Turkish Foreign Minister Mevlut Cavusoglu paid a short visit to Cairo on 18 March, during which he held talks with his Egyptian counterpart Sameh Shoukri. The talks covered a host of issues, from bilateral relations to regional questions such as the crises in Libya, Yemen, Syria, and Iraq along with the Palestinian question and the war in Ukraine and its impact on the world order.
The Egyptian Foreign Ministry released a statement on 17 March announcing the visit and stating that its objective was to restore “normal” Egyptian-Turkish relations. It capped efforts by the two governments to explore ways to overcome their political differences and pave the way for the appointment and exchange of ambassadors.
Diplomatic relations between Egypt and Turkey have been at the level of chargés d’affaires for the last few years. Both governments recalled their respective ambassadors in the wake of Egypt’s June 2013 Revolution when relations had begun to worsen. From 2013 to September 2020, Egyptian-Turkish relations then went from bad to worse. The exploratory talks aiming to improve them date back to May and September 2021 in Cairo and Ankara, respectively, at the deputy ministerial level.
In a joint press conference held after the Cairo talks, the two ministers said that they had held “frank and deep” conversations on a range of issues. The Turkish foreign minister also said that the Egyptian and Turkish presidents would hold a meeting in the near future. Last November, the Emir of Qatar arranged a brief meeting between the two men during the opening of the World Cup in Doha.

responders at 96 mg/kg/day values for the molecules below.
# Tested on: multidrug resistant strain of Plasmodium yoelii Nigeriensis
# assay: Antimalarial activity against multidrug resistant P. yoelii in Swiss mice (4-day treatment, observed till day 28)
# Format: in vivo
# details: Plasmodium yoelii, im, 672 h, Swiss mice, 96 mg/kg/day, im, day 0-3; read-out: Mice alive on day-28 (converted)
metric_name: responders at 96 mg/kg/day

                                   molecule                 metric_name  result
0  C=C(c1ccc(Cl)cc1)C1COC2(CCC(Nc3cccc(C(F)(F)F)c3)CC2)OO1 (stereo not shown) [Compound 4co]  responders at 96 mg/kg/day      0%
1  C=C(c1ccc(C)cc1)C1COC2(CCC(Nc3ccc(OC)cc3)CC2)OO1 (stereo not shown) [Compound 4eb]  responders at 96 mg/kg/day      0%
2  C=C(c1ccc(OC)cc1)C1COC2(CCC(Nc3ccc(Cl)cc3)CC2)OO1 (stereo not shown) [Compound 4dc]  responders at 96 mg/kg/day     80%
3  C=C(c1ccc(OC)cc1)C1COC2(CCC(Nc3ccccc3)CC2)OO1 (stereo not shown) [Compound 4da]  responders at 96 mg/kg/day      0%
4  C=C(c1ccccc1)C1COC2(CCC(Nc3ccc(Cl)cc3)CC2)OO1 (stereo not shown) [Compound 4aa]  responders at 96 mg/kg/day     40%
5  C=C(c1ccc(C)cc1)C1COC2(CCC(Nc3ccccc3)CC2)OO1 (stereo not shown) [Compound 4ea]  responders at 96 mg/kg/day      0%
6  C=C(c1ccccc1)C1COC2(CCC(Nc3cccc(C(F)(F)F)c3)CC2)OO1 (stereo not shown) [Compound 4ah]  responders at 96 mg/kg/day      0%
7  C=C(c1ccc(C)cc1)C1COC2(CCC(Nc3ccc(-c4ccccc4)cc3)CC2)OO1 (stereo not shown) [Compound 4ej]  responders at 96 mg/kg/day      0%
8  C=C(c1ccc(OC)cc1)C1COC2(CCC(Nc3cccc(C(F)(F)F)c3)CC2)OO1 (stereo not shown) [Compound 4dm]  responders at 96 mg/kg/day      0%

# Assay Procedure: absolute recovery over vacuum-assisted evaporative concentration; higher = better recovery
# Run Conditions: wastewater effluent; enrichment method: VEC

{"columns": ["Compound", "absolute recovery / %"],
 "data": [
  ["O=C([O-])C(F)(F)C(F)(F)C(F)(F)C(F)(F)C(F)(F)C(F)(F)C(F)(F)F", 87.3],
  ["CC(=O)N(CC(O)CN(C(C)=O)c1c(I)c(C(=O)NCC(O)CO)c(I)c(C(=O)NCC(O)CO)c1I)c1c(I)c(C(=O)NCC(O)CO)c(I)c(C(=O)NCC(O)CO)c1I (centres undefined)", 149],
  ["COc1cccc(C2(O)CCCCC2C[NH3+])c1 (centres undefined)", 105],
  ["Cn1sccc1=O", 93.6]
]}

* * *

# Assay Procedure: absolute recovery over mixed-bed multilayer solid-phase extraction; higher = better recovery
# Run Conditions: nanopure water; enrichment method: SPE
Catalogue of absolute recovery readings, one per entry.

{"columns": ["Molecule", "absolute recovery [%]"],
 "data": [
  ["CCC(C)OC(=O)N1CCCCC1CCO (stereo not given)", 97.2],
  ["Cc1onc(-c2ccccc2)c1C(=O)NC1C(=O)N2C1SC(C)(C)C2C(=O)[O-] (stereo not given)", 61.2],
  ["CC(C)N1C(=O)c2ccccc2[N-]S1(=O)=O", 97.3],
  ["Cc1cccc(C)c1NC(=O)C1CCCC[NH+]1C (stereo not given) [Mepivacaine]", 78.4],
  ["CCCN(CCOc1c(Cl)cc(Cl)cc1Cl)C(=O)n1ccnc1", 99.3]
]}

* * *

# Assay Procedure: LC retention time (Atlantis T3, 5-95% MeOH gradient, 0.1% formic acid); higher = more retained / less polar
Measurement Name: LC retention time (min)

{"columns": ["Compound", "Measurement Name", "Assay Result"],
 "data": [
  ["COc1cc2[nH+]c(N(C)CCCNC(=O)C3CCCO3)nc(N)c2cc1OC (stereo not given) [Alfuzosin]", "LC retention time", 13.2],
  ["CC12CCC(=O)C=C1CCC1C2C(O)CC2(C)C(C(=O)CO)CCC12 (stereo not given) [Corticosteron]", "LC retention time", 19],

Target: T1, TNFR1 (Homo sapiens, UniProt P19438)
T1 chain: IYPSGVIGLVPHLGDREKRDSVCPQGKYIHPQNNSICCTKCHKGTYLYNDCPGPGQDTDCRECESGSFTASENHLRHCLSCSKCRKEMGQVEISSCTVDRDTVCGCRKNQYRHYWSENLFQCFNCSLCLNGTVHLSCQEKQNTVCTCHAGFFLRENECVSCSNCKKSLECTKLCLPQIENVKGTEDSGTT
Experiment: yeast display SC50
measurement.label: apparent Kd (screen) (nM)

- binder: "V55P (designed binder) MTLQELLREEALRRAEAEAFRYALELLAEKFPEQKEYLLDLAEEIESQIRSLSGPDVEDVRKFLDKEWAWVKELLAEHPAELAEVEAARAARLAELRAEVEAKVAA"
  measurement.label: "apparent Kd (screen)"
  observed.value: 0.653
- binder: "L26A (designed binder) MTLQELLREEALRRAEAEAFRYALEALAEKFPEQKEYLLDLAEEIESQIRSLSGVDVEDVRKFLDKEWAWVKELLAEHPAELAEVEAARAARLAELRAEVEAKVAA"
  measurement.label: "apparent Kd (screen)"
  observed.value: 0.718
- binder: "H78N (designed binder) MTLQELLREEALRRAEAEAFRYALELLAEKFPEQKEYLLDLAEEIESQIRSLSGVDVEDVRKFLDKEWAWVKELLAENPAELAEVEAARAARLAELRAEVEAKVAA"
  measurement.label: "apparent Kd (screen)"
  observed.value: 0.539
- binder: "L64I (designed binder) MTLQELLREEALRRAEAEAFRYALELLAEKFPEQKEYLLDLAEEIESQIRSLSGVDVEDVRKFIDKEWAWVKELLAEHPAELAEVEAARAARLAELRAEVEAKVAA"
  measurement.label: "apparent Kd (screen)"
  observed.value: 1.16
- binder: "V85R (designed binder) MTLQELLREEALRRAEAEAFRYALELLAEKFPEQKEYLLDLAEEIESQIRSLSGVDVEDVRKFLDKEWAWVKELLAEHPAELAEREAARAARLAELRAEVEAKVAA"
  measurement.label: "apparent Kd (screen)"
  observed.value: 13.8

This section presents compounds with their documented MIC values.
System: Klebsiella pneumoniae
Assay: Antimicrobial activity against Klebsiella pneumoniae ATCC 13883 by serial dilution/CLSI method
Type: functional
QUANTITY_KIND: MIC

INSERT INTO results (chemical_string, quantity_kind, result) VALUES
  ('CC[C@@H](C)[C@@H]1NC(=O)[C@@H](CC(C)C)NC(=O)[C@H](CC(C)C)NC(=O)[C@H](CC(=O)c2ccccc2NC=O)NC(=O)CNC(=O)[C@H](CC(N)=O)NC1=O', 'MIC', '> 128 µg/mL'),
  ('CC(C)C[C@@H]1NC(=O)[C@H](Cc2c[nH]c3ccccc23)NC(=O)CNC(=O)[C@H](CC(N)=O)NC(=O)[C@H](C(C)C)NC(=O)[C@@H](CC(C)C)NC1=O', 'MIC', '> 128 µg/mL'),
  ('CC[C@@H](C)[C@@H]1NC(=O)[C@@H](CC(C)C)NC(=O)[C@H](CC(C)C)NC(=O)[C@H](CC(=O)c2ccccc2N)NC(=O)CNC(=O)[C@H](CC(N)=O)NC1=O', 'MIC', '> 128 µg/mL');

An Egyptian-Turkish summit meeting could now take place during the next few months before or after the Turkish general and presidential elections in May. It is expected that the Egyptian foreign minister will pay an official visit to Ankara, the date of which will be announced in the next few weeks.
The rapprochement between the two regional powers comes as part of a region-wide reconciliation process that has seen the normalisation of relations between Turkey on the one hand and Saudi Arabia and the UAE on the other. Saudi Arabia and Iran have also decided to resume diplomatic relations after seven years of estrangement and enmity.
Most Arab countries are looking forward to welcoming Syria back to the Arab League sooner rather than later. Even Turkey has been receptive to the idea of accommodating the Syrian government after more than ten years of siding with and arming Syrian militias to overthrow the government of Syrian President Bashar Al-Assad.
It goes without saying that a successful rapprochement between Cairo and Ankara would contribute positively to creating a Middle East that is more stable, more secure, and more prosperous provided that the Turkish government reconsiders its interventionist policies in the Middle East and North Africa and particularly in Syria and Libya.
Regarding the Eastern Mediterranean and the exploration and exploitation of gas and oil in the region, it is up to Turkey to decide whether it will keep unchanged its present policy of attempting to impose its own way in this regard or whether it will opt for a more cooperative approach with the member states of the East Mediterranean Gas Forum that has become a promising vehicle for tapping the gas and oil riches under the seabed.